Puerto Rico is unique in that it is an autonomous Commonwealth of the United States, and its people think of the island as un estado libre asociado, or a "free associate state" of the United States—a closer relationship than the territorial possessions of Guam and the Virgin Islands have to America. S House of Representatives by a resident commissioner, which for many years was a nonvoting position. Because of the Puerto Rico's commonwealth status, Puerto Ricans are born as natural American citizens.

Puerto Ricans have their own constitution and elect their own bicameral legislature and governor but are subject to U. Therefore all Puerto Ricans, whether born on the island or the mainland, are Puerto Rican Americans.

On November 1, 1950, as part of the uprising, two Puerto Rican nationalists carried out an armed attack on Blair House, which was being used as a temporary residence by U. After the 1959 Communist revolution in Cuba, Puerto Rican nationalism lost much of its steam; the main political question facing Puerto Ricans in the mid-1990s was whether to seek full statehood or remain a Commonwealth. Early Puerto Rican residents on the mainland included Eugenio María de Hostos (b.

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Because of its location, Puerto Rico was a popular target of pirates and privateers during its early colonial period.

For protection, the Spanish constructed forts along the shoreline, one of which, El Morro in Old San Juan, still survives.

The island of Puerto Rico (formerly Porto Rico) is the most easterly of the Greater Antilles group of the West Indies island chain.

Located more than a thousand miles southeast of Miami, Puerto Rico is bounded on the north by the Atlantic Ocean, on the east by the Virgin Passage (which separates it from the Virgin Islands), on the south by the Caribbean Sea, and on the west by the Mona Passage (which separates it from the Dominican Republic).

These fortifications also proved effective in repelling the attacks of other European imperial powers, including a 1595 assault from British general Sir Francis Drake.

In the mid-1700s, African slaves were brought to Puerto Rico by the Spanish in great numbers.

Intermarriage had become a common practice among the three ethnic groups. Congress established a civil government on the island. government instituted measures to resolve the various economic and social problems of the island, which even then was suffering from overpopulation.

As a result of the Spanish-American War of 1898, Puerto Rico was ceded by Spain to the United States in the Treaty of Paris on December 19, 1898. Seventeen years later, in response to the pressure of Puerto Rican activists, President Woodrow Wilson signed the Jones Act, which granted American citizenship to all Puerto Ricans. Those measures included the introduction of American currency, health programs, hydroelectric power and irrigation programs, and economic policies designed to attract U. industry and provide more employment opportunities for native Puerto Ricans. Naval bases were built in San Juan Harbor and on the nearby island of Culebra.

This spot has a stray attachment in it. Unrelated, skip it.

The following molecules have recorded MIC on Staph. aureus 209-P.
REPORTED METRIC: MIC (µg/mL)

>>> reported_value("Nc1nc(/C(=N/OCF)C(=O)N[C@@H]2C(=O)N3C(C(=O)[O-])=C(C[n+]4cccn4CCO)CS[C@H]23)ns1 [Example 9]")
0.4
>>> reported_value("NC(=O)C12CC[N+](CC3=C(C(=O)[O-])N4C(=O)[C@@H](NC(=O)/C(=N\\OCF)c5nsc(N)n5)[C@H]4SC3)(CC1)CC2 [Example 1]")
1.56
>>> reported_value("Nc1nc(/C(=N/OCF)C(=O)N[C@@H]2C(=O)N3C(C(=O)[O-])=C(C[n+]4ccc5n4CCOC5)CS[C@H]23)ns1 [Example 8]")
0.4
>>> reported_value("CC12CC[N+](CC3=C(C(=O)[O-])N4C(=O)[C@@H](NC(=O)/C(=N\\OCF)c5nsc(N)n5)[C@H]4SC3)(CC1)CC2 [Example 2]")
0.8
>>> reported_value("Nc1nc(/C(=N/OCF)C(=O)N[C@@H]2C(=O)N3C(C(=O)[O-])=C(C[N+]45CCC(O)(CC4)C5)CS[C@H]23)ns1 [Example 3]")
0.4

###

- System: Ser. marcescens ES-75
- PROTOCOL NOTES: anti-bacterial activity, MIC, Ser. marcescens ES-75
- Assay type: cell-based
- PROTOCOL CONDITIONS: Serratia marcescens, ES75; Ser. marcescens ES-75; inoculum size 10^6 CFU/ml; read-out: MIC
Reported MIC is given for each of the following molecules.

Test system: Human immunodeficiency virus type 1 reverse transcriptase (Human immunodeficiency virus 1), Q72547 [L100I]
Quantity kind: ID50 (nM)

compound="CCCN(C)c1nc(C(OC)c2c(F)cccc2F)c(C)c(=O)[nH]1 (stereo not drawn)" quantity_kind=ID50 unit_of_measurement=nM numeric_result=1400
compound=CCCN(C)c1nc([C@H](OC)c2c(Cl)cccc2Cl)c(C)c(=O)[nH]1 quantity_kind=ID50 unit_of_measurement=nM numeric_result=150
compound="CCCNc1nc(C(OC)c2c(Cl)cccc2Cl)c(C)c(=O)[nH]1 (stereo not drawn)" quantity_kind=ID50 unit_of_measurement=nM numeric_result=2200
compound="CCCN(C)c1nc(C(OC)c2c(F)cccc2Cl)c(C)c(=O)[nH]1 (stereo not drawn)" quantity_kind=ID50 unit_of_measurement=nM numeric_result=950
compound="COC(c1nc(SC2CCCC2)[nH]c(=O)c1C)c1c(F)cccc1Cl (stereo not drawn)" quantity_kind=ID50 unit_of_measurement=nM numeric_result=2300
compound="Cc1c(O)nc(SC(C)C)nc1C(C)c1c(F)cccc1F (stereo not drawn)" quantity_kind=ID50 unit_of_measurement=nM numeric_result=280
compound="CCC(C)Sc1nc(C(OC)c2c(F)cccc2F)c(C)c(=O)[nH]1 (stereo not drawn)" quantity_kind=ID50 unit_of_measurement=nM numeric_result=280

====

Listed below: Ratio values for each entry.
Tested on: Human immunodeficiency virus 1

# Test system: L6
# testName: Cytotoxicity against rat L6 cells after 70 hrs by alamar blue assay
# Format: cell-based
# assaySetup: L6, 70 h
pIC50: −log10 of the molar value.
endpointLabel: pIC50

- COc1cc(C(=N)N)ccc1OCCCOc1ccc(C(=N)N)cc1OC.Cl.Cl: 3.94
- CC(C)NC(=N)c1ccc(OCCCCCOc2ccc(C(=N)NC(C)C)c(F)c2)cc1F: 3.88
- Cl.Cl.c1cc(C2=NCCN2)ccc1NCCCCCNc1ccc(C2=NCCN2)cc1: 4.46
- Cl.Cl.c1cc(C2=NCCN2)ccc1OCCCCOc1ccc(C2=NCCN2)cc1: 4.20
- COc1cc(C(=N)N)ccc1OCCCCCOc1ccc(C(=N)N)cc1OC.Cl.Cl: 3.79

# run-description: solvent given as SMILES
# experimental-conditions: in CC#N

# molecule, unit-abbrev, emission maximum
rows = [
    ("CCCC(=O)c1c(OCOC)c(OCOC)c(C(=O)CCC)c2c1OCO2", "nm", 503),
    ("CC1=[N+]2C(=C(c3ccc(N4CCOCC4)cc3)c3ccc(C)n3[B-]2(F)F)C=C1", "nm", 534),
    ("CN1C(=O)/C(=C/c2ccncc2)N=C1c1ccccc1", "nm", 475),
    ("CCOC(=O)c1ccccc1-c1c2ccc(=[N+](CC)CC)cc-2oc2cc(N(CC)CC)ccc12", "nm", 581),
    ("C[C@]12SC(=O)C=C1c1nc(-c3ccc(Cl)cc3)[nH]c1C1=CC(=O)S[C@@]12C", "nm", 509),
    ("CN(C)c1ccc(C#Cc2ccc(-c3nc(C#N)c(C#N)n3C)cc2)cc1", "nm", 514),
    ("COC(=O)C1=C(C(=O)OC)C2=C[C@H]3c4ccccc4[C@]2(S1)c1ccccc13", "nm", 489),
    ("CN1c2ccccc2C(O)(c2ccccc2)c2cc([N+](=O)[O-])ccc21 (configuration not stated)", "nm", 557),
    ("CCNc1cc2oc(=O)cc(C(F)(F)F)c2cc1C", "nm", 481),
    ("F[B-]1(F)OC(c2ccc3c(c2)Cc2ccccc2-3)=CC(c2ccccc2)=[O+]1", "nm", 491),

The record high and low temperatures recorded in San Juan, Puerto Rico's northeastern capital city, are 94 degrees and 64 degrees, respectively. This represents a three-fold increase since 1899—and 810,000 of those new births occurred between the years of 19 alone. Approximately 70 percent of the population is white and about 30 percent is of African or mixed descent.

As in many Latin American cultures, Roman Catholicism is the dominant religion, but Protestant faiths of various denominations have some Puerto Rican adherents as well. presidential election, however, the Puerto Rican delegate was granted the right to vote on the House floor.

The name Puerto Rico, meaning "rich port," was given to the island by its Spanish conquistadors (or conquerors); according to tradition, the name comes from Ponce de León himself, who upon first seeing the port of San Juan is said to have exclaimed, "¡Ay que puerto rico! A peaceful agricultural people, the Arawaks on the island of Puerto Rico were enslaved and virtually exterminated at the hands of their Spanish colonizers.